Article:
Maid, Wife, Woman, Bashful, Slender.
Thence are come the kindreds of Karls.
Again we must speak of the manner in which the two live. Unlike the last couple, Karl and his wife are partners in their home, they share their wealth and live happily. The children of the union inherit their moral qualities and are respectable members of their communities, one of them, Hero, is even celebrated.
However Rig has proven to be a very discerning deity for he still considers this union to not be quite good enough for him. He continues on to the last house where Mother and Father live to reenact the same course of events.
Still on went Rig the straight roads along
till he came to a hall whose gates looked south.
Pushed was the door to, a ring in the post set:
he forthwith entered the rush-strewn room.
Each other eyeing, the home-folk sat there —
Father and Mother, — twirling their fingers.
There was the husband, string a-twining,
shafting arrows and shaping bows:
and there was the wife o’er her fair arms wondering,
smoothing her linen, stretching her sleeves.
A high-peaked coif and a breast-brooch wore she,
trailing robes and a blue-tinged sark.
Her brow was brighter, her breast was fairer,
her throat was whiter than driven snow.
Now this house is very different from the others that Rig has visited, for this house is populated by a man who is not engaging in any real work at all. Husband is shafting arrows and shaping bows, showing his chief pursuits are warfare and the hunt. His wife is clothed in fine garments and she is beautiful to behold. The house is notably properly built and open to all guests in a display that cannot be misunderstood. Rig again sleeps with the woman and produces a son that is born nine months later.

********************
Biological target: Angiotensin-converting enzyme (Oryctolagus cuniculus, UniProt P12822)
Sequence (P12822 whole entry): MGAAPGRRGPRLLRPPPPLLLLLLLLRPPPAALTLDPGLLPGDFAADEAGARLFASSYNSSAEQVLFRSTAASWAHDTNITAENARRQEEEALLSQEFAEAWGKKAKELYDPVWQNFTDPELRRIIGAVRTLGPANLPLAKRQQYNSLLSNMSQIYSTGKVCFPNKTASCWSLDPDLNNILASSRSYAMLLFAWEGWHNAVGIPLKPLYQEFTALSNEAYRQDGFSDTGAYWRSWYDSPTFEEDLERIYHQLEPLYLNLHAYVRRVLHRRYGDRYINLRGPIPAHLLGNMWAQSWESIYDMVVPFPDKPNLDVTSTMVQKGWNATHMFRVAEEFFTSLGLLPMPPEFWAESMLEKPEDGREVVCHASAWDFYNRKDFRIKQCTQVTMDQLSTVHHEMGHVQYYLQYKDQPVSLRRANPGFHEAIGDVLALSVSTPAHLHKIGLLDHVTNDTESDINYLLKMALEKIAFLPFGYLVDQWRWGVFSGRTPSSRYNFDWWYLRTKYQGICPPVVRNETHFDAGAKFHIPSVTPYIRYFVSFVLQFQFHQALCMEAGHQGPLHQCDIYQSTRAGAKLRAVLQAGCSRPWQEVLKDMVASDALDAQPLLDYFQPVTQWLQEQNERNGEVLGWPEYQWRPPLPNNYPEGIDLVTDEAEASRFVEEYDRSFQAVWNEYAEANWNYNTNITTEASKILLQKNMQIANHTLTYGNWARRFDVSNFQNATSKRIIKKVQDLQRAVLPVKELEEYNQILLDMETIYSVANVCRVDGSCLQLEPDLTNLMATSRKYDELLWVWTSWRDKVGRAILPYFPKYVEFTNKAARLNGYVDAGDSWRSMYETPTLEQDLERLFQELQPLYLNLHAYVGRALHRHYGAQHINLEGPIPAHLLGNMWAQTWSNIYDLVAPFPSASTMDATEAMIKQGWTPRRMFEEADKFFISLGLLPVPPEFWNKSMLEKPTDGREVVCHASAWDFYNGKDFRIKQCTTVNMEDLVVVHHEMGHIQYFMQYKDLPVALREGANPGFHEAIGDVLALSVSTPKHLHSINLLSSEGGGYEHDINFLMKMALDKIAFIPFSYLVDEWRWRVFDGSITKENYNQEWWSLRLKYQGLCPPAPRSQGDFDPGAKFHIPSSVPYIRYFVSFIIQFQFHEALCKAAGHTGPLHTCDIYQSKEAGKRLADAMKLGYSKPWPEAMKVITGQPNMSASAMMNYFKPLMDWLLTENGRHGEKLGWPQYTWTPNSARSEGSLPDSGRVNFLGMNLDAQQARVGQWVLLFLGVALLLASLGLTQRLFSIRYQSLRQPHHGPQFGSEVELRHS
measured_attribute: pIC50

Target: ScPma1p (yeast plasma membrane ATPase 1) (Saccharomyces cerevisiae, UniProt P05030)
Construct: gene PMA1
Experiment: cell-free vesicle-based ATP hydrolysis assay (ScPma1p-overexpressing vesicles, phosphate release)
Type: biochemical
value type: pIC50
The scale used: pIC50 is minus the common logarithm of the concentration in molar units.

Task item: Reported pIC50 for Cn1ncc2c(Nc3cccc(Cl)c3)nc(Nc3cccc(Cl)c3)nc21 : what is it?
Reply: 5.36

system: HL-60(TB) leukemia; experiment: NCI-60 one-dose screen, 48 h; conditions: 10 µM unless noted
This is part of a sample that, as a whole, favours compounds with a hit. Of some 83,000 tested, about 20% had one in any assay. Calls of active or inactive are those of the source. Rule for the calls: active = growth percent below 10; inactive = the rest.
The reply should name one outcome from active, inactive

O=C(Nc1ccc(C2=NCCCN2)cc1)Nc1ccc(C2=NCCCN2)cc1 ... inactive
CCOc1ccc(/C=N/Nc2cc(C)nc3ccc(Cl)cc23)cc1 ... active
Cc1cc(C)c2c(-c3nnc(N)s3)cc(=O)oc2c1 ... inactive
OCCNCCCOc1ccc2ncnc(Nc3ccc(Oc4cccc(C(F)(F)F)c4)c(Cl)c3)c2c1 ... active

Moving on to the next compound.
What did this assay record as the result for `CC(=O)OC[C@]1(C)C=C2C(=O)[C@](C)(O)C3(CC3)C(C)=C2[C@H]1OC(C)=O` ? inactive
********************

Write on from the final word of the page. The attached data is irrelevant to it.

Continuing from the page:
A son had Mother, in silk they wrapped him,
With water they sprinkled him, Jarl he was
Blond was his hair, and bright his cheeks
Grim as a snake’s were his glowing eyes
To grow in the house did Jarl begin
Shields he brandished, and bow-strings wound
Bows he shot, and shafts he fashioned
Arrows he loosened, and lances wielded
Horses he rode, and hounds unleashed
Swords he handled, and sounds he swam
The son is born born and he is named Jarl (Lord). His appearance belies the prototypical Norse standard, with blonde hair and fair skin, his eyes glow with radiance and intelligence and he has a grim and stern look to him. Jarls chief occupations concern skills with weapons, hunting and athletics. He is obviously quite wealthy.
This is apparently pleasing to Rig for he visits no more houses and sets off to meet his son. Unlike the other children, Rig claims this son as his own (very important in Germanic tradition, for it gives Jarl a soul to inherit from his Father) and gives him advice for his life, which Jarl proceeds to do.
Straight from the grove came striding Rig
Rig came striding, and runes he taught him
By his name he called him, as son he claimed him
And bade him seize his ancestral fields
His ancestral fields, the ancient homes
Forward he rode through the forest dark
O’er the frosty crags, till a hall he found
His spear he shook, his shield he brandished
His horse he spurred, with his sword he hewed
Wars he raised, and reddened the field
Warriors slew he, and land he won
Jarl is advised by the God to claim his ancestral lands at the point of a sword to kill the men occupying it and claim it for his own Othala. The term here is an important one, Othala. It means a sacred inheritance passed down from your ancestors, and can be used to describe heirlooms, land, or even physical features. Notably Jarl is also taught knowledge of the Runes, imparting onto him magical and academic knowledge that the others do not possess, showing that Jarl is no simple brute but is also a learned man.
In the next installment to this post, we will look into the identities of Rig and his nature, The writings of Tacitus and the character of Mannus, Jarl’s son Kon, and the historical nobility of the Germanic people.